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  5. "Neue Schränke kosten mehr al…

"Neue Schränke kosten mehr als die alten."

Translation:New cupboards cost more than the old ones.

March 20, 2017


[deactivated user]

    I got it wrong for not literally translating to "the old ones". I left the article off. Sometimes being a translator makes this more difficult.


    I did this. 'more than old ones' sounds more natural in English, I'd only really say 'the old ones' if I had the two sets of cupboards right in front of me


    "more than old ones" (mehr als alte) IMO has a different meaning from "more than the old ones" (mehr als die alten) in both languages.


    Well in essence that's what I am saying about the English phrase. If you are comparing new cupboards to old cupboards in general then you'd say "New cupboards cost more than old ones" whereas if you were comparing new cupboards to specific cupboards then you'd say "New cupboards cost more than the old ones" or even "These new cupboards cost more than the old ones". To me, unless you are like a furniture trader or something the latter sounds a lot more unusual.

    I'm not sure which the German phrase means but the Duo translation into English either implies a pretty unusual situation or it is very unnatural as a sentence.


    Doesn't mehr als die älteren translate to more than the older ones?


    You're right, I used comparative, which is not there in the original sentence. I'll correct my post above.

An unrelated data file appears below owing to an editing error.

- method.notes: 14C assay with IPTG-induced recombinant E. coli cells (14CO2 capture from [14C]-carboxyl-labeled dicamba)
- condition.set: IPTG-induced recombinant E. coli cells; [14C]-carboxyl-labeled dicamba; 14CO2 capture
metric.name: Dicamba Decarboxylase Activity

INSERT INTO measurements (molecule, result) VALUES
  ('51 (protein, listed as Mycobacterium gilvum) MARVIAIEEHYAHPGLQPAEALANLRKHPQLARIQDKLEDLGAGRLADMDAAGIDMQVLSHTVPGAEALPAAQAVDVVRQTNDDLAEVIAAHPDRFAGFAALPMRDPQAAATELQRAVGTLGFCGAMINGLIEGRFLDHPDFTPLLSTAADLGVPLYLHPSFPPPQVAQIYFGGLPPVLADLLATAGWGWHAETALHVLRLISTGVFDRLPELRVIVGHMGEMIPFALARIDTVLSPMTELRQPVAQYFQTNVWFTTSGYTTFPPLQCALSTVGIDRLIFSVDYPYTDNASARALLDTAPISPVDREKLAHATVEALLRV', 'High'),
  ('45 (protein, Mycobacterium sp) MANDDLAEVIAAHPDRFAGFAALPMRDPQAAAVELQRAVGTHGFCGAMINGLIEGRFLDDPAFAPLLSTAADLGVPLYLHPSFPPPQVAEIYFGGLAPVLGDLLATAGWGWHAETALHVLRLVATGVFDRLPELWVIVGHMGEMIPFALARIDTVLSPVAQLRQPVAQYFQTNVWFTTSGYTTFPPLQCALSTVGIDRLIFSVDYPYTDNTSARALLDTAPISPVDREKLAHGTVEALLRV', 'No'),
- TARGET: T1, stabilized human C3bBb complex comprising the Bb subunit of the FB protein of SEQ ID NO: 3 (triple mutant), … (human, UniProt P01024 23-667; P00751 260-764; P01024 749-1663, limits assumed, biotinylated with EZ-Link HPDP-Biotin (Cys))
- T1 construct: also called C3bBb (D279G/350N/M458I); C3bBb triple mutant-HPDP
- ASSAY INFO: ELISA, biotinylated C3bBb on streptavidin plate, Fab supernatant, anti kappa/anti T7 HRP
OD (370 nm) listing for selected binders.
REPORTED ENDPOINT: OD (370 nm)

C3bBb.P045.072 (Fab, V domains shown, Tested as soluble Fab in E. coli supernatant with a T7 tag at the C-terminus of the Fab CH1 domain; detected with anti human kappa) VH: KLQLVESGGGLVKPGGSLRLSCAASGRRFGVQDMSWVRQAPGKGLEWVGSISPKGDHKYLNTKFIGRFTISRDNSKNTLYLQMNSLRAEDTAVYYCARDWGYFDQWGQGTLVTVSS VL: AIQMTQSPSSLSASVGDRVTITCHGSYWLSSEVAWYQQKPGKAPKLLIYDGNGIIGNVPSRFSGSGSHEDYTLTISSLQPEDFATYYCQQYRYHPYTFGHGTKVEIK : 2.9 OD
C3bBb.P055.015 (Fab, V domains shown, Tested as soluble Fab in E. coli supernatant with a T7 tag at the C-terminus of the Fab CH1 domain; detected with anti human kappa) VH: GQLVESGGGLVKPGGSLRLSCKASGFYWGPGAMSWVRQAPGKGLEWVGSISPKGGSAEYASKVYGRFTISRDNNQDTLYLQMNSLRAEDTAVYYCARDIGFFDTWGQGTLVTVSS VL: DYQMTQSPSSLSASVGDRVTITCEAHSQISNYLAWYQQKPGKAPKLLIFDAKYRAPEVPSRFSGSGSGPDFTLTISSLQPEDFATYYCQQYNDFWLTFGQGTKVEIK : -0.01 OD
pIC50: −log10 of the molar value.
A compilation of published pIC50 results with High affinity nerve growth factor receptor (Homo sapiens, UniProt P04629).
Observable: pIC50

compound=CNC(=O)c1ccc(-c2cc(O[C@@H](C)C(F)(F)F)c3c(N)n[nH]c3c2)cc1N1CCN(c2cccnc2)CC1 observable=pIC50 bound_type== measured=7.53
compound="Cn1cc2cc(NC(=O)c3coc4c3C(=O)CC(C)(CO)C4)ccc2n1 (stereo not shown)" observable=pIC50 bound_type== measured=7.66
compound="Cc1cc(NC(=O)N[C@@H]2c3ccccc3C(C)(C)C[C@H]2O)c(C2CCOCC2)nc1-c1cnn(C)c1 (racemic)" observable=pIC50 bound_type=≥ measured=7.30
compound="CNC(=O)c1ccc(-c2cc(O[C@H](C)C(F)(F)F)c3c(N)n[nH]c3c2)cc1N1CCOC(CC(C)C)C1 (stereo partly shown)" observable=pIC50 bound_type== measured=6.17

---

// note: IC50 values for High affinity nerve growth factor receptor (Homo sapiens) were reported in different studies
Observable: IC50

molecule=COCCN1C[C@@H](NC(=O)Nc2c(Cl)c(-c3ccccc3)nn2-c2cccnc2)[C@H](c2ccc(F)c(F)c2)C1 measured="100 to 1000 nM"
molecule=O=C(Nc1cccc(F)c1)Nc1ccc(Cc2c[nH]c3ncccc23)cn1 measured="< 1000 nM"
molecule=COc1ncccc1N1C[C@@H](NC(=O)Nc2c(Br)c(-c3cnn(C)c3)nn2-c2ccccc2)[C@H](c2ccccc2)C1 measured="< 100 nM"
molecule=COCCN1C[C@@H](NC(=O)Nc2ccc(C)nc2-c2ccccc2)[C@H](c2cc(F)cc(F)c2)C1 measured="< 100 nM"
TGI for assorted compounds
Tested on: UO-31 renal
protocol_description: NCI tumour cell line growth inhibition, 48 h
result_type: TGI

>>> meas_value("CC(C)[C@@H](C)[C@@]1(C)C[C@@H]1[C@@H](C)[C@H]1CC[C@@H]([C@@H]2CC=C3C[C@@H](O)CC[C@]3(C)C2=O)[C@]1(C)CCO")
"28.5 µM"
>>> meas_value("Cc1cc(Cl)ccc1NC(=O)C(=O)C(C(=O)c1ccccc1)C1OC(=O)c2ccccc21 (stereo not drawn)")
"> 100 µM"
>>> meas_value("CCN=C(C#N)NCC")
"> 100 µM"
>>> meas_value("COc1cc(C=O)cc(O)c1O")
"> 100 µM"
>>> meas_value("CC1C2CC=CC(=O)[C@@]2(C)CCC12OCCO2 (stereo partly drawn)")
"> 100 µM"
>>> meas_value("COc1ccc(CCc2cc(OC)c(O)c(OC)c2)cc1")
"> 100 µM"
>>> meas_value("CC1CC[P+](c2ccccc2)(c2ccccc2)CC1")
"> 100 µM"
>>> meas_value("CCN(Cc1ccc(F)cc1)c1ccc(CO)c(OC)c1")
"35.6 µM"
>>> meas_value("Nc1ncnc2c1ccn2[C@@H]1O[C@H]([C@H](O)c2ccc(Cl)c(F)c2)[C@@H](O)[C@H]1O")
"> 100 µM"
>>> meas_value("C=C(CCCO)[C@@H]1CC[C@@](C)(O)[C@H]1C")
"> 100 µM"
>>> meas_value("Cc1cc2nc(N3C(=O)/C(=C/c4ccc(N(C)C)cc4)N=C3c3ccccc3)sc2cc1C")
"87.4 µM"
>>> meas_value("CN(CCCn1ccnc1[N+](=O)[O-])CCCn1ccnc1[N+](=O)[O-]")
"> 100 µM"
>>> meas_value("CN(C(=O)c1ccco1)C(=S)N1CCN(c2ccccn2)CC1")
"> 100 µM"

Can "Schränke" be translated as "closets"? Google seems to indicate so, but Duolingo marks it wrong.


    It most definitely can, report it next time you come across this.


    Cupboards are like closets, but if you're going out to buy one, you'll probably buy a cabinet. I believe "cabinet" should be accepted.


    It is sometimes very frustrating. I wish that duolingo concentrated more on the correct German and less on their sometimes rather peculiar English translations.Sorry Duolingo, it just sounds wrong! I can't think of an instance when you would say this.. or if you did you might say "The new cupboards cost more than the old ones". Most of the time I try to ignore the English constructions and concentrate on looking at the German.. but I have to say it is getting increasingly annoying!


    Some of the words for the English translation were not present in the word bank. This keeps happening.


    An idiom? Sounds like German fiscal responsibility


    Not that I knew...


    neü is this a was of writing neue? it was in the correct translation


    neü is this a was of writing neue?

    No, it isn't.

    Duo thinks that because you can write schön as schoen or müde as muede (for those who have no umlauts), that you can replace all sequences of ue with ü and turn words such as neue Frauen into neü Fraün. Unfortunately, that's simply nonsense in German.

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